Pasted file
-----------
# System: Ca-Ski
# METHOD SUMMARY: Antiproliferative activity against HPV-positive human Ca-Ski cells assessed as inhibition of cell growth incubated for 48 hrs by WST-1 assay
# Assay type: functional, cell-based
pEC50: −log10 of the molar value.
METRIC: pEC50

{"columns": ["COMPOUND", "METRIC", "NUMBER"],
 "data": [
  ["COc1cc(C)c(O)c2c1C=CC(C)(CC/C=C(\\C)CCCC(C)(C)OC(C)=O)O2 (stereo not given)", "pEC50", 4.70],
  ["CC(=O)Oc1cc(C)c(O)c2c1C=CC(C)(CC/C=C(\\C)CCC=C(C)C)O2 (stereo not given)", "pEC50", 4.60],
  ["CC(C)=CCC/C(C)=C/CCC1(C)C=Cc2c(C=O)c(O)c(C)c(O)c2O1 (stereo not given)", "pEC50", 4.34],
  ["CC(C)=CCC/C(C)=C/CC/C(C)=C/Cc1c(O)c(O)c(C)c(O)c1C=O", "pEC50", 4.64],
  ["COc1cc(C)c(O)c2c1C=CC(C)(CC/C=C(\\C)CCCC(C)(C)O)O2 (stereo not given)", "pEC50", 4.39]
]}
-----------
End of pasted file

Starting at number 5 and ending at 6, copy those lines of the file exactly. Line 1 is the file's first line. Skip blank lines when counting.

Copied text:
METRIC: pEC50

{"columns": ["COMPOUND", "METRIC", "NUMBER"],